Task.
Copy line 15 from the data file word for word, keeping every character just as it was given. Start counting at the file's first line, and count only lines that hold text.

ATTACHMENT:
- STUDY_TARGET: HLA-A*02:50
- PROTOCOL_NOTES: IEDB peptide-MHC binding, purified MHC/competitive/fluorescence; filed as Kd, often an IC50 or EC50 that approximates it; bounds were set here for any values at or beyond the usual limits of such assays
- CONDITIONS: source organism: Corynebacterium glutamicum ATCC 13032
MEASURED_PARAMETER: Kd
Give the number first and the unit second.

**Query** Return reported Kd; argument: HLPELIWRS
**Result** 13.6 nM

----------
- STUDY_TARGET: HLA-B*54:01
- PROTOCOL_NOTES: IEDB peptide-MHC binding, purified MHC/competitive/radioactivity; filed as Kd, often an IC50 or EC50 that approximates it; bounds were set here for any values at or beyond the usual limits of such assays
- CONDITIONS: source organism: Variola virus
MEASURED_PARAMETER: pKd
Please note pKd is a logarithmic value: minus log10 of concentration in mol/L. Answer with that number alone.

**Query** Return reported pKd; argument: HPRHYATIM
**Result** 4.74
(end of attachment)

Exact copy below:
**Result** 4.74